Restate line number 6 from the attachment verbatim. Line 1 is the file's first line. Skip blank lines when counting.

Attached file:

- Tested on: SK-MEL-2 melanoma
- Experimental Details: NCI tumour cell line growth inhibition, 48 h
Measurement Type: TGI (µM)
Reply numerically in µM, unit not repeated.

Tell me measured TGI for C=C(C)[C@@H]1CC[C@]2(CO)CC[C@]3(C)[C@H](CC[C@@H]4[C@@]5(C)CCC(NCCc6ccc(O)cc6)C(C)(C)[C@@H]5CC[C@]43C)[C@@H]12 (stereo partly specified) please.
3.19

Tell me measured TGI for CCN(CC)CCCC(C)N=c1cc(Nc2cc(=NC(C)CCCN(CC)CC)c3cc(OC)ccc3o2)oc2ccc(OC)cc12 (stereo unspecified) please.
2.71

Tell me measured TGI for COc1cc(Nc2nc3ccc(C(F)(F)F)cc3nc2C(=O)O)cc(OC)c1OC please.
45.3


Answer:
3.19